Inside Pa-O Territory - Visiting Kak Ku and Indein
When I asked him for assistance, he agreed immediately and seemed confident that arrangements could be made both for a visit to Kak Ku and a boat trip to Indein, the two most important historical and religious sites in the forbidden Pa-O territory. Within a day he had found a local Pa-O (the owner of a small retail store on Nyaungsshwe's main street) who was willing to be my guide to Kak Ku, if I could compensate him adequately in advance for the risks he would be taking. We would be accompanied by his cousin, who was to drive ahead of us on a motorcycle in order to warn us of any impending danger, such as an army patrol. In addition, he made it clear that any contact between the two of us should be avoided until the moment of departure, which was set for two days later at 4:30 in the morning. I sent him a hundred dollars through our intermediary.
That plan settled, I now turned my attention to the Indein boat trip, for which the Intha boatman would take responsibility. He would find out whether the water level of the Nam Pilu River or one of its tributaries that flow down from the western mountain range to Lake Inle was still high enough to make a boat trip from Ywama, on the western shore, upstream to Indein's historical complex of monastery, temple, and a few hundred old stupas. Because Indein was a less sensitive and contested place than the area around Kak Ku, it might be possible to arrange this trip by direct contact with the Pa-O organization that owned and managed the Golden Island Cottages in the middle of the lake. The boatman would go out to the hotel and get the tribe's approval.
A SECRET JOURNEY TO KAK KU
On the appointed day I arose at 4:00 A.M., had a little cold breakfast that the hotel staff had prepared for me the evening before, and at 4:30 a dilapidated Toyota Corolla hatchback drove up to the main gate and out climbed my Pa-O guide, a man in his early forties who spoke only a few words of English, but just enough to communicate. A burly fellow with a hoarse voice, he wore a dark longyi, a black leather jacket over a white shirt, and sandals. His name was Khun Maung Thar. I would find him to be kind, genial, and a helpful travel companion and effective coconspirator. He had brought along a cousin who would ride in the car with us only as far as Taunggyi, where he had some business to conduct. I did not object to his "free" ride because I had experienced similar situations before. Whenever I hired a cab or rented a car or a boat for a day, the driver or boatman almost always brought along a "cousin," who was probably just a neighbor or a friend who wanted a free ride.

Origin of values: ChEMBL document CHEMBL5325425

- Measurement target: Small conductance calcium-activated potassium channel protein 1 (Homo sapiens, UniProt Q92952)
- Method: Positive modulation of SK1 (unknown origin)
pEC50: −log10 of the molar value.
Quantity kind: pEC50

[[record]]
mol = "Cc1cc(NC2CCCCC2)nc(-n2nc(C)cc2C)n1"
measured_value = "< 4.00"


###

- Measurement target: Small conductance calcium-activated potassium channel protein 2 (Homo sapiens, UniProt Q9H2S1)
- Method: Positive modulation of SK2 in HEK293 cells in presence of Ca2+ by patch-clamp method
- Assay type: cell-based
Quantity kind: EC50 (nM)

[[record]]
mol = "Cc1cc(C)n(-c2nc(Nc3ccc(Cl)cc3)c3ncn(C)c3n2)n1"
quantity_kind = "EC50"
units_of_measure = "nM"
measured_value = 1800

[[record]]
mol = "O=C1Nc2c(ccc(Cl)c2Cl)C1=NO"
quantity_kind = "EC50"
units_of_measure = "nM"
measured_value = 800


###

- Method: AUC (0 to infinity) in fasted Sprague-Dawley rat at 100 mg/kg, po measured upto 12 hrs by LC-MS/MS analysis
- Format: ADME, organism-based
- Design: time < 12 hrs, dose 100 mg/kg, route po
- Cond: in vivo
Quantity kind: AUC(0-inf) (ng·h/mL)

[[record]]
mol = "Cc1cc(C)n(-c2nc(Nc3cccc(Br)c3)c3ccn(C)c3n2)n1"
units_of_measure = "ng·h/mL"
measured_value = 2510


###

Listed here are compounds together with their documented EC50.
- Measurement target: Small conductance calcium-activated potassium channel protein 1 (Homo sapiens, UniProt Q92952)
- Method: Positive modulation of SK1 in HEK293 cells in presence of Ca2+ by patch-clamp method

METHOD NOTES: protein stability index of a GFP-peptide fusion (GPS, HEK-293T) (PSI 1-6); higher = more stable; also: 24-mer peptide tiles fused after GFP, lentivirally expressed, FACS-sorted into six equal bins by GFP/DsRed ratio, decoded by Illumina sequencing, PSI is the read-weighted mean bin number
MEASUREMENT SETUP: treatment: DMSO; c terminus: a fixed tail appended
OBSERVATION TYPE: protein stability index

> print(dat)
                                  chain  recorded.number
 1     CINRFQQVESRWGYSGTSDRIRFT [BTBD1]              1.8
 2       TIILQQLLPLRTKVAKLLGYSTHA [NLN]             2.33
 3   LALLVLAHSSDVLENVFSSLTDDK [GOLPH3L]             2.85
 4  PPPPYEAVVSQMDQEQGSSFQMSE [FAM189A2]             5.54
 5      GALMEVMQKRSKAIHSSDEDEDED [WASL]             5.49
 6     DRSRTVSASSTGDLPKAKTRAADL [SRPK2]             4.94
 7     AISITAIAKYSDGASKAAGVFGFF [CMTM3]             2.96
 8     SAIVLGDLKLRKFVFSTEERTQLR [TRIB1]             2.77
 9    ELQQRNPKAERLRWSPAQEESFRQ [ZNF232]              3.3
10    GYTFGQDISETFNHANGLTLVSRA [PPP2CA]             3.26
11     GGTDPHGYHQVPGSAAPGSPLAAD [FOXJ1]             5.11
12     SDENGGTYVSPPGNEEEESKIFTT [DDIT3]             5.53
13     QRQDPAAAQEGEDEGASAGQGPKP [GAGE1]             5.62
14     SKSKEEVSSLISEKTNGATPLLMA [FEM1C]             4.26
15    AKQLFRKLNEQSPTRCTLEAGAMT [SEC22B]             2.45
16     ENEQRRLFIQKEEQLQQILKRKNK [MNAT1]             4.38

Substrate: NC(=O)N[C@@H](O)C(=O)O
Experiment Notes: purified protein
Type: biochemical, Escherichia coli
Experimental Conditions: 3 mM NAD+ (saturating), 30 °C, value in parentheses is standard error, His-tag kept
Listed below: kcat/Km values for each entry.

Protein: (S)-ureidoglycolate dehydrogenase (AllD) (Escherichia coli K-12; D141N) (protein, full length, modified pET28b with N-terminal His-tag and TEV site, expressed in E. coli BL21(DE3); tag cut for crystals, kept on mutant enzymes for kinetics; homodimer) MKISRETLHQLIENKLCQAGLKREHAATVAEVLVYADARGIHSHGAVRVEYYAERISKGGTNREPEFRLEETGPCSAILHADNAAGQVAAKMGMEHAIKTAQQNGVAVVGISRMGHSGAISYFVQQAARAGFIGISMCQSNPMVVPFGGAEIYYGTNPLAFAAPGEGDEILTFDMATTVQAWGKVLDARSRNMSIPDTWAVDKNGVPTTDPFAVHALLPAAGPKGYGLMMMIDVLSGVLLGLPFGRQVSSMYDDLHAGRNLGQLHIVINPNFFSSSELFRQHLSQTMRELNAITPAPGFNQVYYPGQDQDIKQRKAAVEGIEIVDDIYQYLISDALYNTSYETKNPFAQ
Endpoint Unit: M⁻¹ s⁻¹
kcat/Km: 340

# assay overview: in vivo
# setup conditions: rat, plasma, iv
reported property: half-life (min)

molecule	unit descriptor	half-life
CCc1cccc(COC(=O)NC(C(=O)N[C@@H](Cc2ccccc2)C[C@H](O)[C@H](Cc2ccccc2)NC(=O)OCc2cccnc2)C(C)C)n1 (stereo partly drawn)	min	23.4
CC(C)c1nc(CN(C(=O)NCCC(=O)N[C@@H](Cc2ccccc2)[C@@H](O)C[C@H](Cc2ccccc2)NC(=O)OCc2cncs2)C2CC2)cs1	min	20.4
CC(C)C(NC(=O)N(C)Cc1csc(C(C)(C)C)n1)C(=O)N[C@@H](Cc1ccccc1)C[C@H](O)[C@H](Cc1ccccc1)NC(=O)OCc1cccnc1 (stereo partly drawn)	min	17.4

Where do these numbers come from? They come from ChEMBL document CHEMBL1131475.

We met little traffic on the road from the lake to the railway town of Shwenyang, where we turned east on Highway No. 4, the main east-west route in southern Shan State, which connects Thazi with Taunggyi and ultimately with Kyaing Tong (Kentung). The traffic we did encounter in those early morning hours was mainly large, overloaded trucks that strained through the curves on the steepening road that would take us from the three-thousand-foot level (nine hundred meters) of the lake district to the forty-six-hundred-foot altitude (fourteen hundred meters) of Taunggyi. I felt relief at not being behind the wheel because some vehicles, especially those that showed no lights, or only one light, were invisible until the very last moment. And the ones that did show their lights usually did not dim them for oncoming traffic. I should point out, though, that on the whole Burmese drivers are among the most considerate anywhere. For example, on narrow roads, such as the one we were on, oncoming trucks pull over, slow down, or even stop in order to let another vehicle pass; however, when it is nighttime, sometimes the way drivers of slow-moving vehicles communicate they are going to let someone pass is a little unnerving: they stop and turn off all their lights!
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